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CSNB 143 Discrete Mathematical Structures. Chapter 3 – Sequence and String. OBJECTIVES Students should be able to differentiate few characteristics of sequence. Students should be able to use sequence and strings. Students should be able to concatenate string and know how to use them.

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csnb 143 discrete mathematical structures

CSNB 143 Discrete Mathematical Structures

Chapter 3 – Sequence and String

slide2

OBJECTIVES

  • Students should be able to differentiate few characteristics of sequence.
  • Students should be able to use sequence and strings.
  • Students should be able to concatenate string and know how to use them.
what which where when
What, which, where, when

Knowledge about sequence

  • Finite (Clear / Not Clear )
  • Infinite (Clear / Not Clear )
  • Recursive (Clear / Not Clear )
  • Explicit (Clear / Not Clear )
  • Increasing (Clear / Not Clear )
  • Decreasing (Clear / Not Clear )
slide4

String (Clear / Not Clear )

  • Concatenation (Clear / Not Clear )
  • Subsequence (Clear / Not Clear )
sequence
Sequence
  • A list of objects in its order. That is, taking order as an important thing.
  • A list in which the first one should be in front, followed by the second element, third element and so on.
  • List might be ended after n, n N and it is named as Finite Sequence. We called n as an index for that sequence.
  • List might have no ending value, and this is called as Infinite Sequence.
  • Elements might be redundancy.
slide6

Ex 1:

  • S = 2, 4, 6, …, 2n
  • S = S1, S2, S3, … Sn

where S1=2, S2= 4, S3=6, … Sn = 2n

Ex 2:

  • T = a, a, b, a, b

where T1=a, T2=a, T3=b, T4=a, T5=b

slide7

If the sequence is depending on the previous value, it is called Recursive Sequence.

  • If the sequence is not depending on the previous value, in which the value can be directly retrieved, it is called Explicit Sequence.
slide8

Ex 3:

An = An-1 + 5; A1 = 1, 2 n < , this is a recursive sequence

where: A2 = A1 + 5

A3 = A2 + 5

Ex 4:

An = n2 + 1; 1 n < , this is an explicit sequence

where: A1 = 1 + 1 = 2

A2 = 4 + 1 = 5

A3 = 9 + 1 = 10

  • That is, we can get the value directly, without any dependency to previous value.
slide9

Both recursive and explicit formula can have both finite and infinite sequence.

  • Ex 5: Consider all the sequences below, and identify which sequence is recursive/explicit and finite/infinite.
  • C1 = 5, Cn = 2Cn-1, 2 n 6
  • D1 = 3, Dn = Dn-1 + 4
  • Sn = (-4)n, 1 n
  • Tn = 92 – 5n, 1 n 5
slide10

Both sequences also can have an Increasing or Decreasing sequence.

  • A sequence is said to be increased if for each Sn, the value is less than Sn + 1 for all n,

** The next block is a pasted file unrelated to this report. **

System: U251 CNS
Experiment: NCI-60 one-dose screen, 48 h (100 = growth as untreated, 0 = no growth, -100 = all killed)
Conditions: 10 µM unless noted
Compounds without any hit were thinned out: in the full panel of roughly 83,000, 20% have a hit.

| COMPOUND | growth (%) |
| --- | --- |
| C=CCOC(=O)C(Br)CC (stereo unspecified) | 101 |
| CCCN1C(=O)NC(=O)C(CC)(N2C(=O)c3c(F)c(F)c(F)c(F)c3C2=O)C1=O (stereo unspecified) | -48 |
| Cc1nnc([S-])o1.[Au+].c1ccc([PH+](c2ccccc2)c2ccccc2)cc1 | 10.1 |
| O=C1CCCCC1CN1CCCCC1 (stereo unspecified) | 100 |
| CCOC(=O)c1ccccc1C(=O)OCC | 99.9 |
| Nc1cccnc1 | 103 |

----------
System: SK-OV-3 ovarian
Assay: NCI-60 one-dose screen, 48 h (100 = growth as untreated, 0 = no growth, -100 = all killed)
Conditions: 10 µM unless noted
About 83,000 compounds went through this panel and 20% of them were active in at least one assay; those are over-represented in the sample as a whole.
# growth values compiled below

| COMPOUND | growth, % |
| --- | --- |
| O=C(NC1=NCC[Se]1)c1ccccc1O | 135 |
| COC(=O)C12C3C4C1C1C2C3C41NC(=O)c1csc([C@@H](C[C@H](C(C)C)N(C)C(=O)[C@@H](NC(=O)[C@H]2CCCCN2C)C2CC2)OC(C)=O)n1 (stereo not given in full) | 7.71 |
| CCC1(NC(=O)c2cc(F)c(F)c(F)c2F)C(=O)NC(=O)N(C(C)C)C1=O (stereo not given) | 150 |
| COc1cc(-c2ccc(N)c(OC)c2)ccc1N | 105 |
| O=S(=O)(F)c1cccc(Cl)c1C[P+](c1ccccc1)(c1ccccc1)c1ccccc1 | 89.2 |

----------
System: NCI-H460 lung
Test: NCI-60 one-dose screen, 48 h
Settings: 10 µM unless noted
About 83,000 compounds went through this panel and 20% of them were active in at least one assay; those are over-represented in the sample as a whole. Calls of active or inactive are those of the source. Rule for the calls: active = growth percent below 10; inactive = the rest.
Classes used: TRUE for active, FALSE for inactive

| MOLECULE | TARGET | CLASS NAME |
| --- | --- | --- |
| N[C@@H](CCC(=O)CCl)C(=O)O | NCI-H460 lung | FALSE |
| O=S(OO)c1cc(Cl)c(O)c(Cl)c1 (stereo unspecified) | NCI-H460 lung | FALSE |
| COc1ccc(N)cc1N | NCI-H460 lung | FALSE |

Sn Sn + 1 ; all n

  • A sequence is said to be decreased if for each Sn the value is bigger than Sn + 1 for all n,

Sn Sn + 1 ; all n

slide11

Ex 6: Determine either this sequence in increasing or decreasing.

  • Sn = 2(n + 1), n 1
  • Xn = (½)n, n 1
  • S = 3, 5, 5, 7, 8, 8, 13
string
String
  • Sequences or letters or other symbols that is written without commas are also referred as strings.
  • An infinite string such as abababa… may be regarded as infinite sequence of a,b,a,b,a,b,a…
  • The set corresponding to sequence is simply the set of all distinct elements in the sequence.
    • E.g 1: 1,4,8,9,2… is {1,4,8,9,2…}
    • E.g 2 : a,b,a,b,a,b,a… is simply {a, b}
slide13

A string over A set is a finite sequence of elements from A.

  • Let A = {a, b, c}. If we let

A1 = b, A2 = a, A3 = a, A4 = c

Then we obtain a string over A. The string is written baac.

  • Since a string is a sequence, order is taken into account. For example the string baac is different from acab.
  • Repetition in a string can be specified by superscript. For example the string bbaaac may be written b2a3c.
slide14

The string with no element is call the null string and is denoted as . We let set A* denote the set of all strings over A, including the null string.

Ex 10:

  • Let say A = {a, b, c, …, z}
  • Then

A* = {aaaa, computer, denda, pqr, sysrq,… }

  • Or let X = {a, b }. Some elements of X* are:
    • a, b, baba, , b2a29ba
slide15

That is, all finite sequence that can be build from A, contains all words either it has any meaning or not, regardless its length.

  • The number of elements in any string A is called Elements’ Length, denoted as |A|.

Ex 11:

  • If A = abcde…z, then |A| = 26.
concatenation
Concatenation
  • If W1 and W2 are two strings, the string consisting of W1 followed by W2 written W1. W2 is called concatenation of W1 and W2 :

W1.W2 =A1A2A3…AnB1B2B3…Bm

where W1.W2

And it is known that

W1. = W1 and .W1 = W1

slide17

Ex 12: Let say R = aabc, S = dacb

  • So, R.S = aabcdacb S.R = dacbaabc
  • R. = aabc .R = aabc
subsequence
Subsequence
  • It is quite different from what we have learn in subset
  • A new sequence can be build from original sequence, but the order of elements must remains.

Ex 13:

  • T = a, a, b, c, q

where T1=a, T2=a, T 3=b, T4=c, T5=q

S = b, c is a subsequence of T

but R = c, b is not a subsequence of T

  • *Take note that the order in which b and c appears must be the same with the original sequence.
slide19

Exercise

  • List all string on X = {0, 1}, with length 2.
  • With your own words, explain the meaning of sequence. What is the basic difference between sequence and set?
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